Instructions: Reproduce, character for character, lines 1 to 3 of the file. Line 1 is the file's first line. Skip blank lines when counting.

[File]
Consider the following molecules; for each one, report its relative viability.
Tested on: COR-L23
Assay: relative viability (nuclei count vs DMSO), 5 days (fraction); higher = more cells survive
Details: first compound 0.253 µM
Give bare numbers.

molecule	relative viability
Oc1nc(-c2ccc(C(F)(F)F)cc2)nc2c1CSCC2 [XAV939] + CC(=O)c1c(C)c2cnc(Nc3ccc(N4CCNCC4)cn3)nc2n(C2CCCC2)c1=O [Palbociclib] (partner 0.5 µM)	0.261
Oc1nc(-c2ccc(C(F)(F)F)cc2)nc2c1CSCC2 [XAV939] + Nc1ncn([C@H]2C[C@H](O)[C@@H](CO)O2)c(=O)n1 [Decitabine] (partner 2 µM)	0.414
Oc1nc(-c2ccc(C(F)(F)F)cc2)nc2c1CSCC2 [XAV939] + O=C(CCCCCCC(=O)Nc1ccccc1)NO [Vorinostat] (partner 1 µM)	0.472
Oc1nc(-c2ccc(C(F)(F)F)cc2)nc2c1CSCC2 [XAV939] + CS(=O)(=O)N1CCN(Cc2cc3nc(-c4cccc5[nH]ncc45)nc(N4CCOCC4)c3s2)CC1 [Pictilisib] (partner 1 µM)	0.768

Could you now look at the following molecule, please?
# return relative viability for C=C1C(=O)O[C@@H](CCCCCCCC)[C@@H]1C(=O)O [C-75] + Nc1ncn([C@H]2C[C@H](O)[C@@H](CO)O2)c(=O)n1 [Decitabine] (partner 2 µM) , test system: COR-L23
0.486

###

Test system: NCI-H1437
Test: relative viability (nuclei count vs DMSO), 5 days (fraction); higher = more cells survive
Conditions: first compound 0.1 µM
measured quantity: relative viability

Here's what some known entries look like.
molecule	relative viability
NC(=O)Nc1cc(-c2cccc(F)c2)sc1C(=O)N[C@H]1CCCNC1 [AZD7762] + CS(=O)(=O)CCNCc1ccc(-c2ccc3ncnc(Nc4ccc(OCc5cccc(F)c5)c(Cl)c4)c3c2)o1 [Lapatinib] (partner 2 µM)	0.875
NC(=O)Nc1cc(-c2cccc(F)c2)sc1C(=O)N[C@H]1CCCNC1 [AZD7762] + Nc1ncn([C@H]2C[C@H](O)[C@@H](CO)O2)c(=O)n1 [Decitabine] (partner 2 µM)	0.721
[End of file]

Consider the following molecules; for each one, report its relative viability.
Tested on: COR-L23
Assay: relative viability (nuclei count vs DMSO), 5 days (fraction); higher = more cells survive